From the harvesting of fabrics to supply chain and inventory management, technology is utilised across all parts of the fashion operations network. Since 1991, e-commerce has totally revolutionised shopping; with the traditional brick-and-mortar presences all competing to be the next big ´destination experience.´Back to the origin of fashion and the designers themselves have been exploring new concepts with marketing strategies such as ´straight-to-digital´ in an attempt to appease one of the biggest commerce revolutions of the decade, the ´Instagram Checkout.´
Digital content and social media are enjoying an increasing convergence with the fashion industry. You only have to look no further than the ´Frow´ celebrity influencers who all too often appear to be documenting their moment, rather than celebrating the apparel which brought them there. Nevertheless, the fashion industry has voraciously embraced technology as an active marketing gadget, which it believes can help to democraticise its actions more readily in an attempt to achieve the ´access-all-areas´thirst within todays consumer experience. This they hope, can make the worlds of the 360-degree camera, live-streaming and virtual reality an everyday ´retail´ experience and one which introduces a more meaningful and immersive component to the shopping basket.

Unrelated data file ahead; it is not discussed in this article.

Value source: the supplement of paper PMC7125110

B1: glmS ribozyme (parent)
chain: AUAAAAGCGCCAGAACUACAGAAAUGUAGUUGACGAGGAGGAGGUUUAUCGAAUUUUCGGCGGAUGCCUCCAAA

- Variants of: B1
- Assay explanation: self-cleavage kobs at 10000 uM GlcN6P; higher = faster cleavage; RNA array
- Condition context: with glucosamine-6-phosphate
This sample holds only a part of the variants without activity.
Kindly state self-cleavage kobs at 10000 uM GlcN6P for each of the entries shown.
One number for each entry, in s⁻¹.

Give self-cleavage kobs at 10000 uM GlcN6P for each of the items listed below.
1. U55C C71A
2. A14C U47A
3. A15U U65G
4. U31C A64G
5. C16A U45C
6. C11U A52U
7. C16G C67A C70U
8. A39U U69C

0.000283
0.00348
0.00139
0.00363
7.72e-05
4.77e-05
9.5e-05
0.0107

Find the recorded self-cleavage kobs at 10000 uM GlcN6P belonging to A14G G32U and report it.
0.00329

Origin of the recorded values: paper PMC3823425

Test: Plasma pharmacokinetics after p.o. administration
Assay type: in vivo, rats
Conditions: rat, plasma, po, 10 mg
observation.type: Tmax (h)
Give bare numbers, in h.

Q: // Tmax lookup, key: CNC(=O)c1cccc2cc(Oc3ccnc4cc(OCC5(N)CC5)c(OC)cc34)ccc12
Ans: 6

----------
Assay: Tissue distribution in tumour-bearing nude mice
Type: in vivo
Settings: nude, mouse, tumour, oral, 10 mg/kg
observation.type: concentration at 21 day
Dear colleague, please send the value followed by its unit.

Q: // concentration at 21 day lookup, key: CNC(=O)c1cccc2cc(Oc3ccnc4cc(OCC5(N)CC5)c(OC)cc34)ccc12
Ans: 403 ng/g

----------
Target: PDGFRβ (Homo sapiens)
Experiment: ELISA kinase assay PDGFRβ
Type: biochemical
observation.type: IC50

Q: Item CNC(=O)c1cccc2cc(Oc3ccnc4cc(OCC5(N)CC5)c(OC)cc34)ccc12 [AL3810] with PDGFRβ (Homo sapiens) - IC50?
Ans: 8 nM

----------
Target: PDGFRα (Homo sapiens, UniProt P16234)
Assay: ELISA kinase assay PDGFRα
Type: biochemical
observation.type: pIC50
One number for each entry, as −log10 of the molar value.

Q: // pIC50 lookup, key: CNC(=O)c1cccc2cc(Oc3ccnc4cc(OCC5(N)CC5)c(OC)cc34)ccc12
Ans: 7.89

This chronology of fashion and technology commences with Austrian designer, Helmut Lang. Two decades ago, his was one of the first design houses to encompass the digital world by presenting his Fall/Winter´98 collection through CD-ROM and the internet. To coincide with the launch, Lang issued a press statement justifying his actions; “I sensed at the time that the internet would grow into something much bigger than imaginable, so I thought it was the right moment to challenge the norm and present the collection online.” In doing this, he was not alone in feeling a shock to the system. These actions would go on to set a new precedence for the format from which to work and gain notoriety within fashion industry; so that both peers and public alike could obtain an unfiltered view of their work.
“Even if you are still uncomfortable with the idea, you have to realise that today, technology rules the world- because it changed the world; both inside and outside of the fashion industry. The question that we need to be asking within this new decade is: How compatible is fashion with technology? My answer is very – why else then would Karl Lagerfeld have sent robots down the Chanel runway or Alexander Lee McQueen lamented the dead of Culloden in a collection terminating with an ethereal Kate Moss hologram.” – Charles Daniel McDonald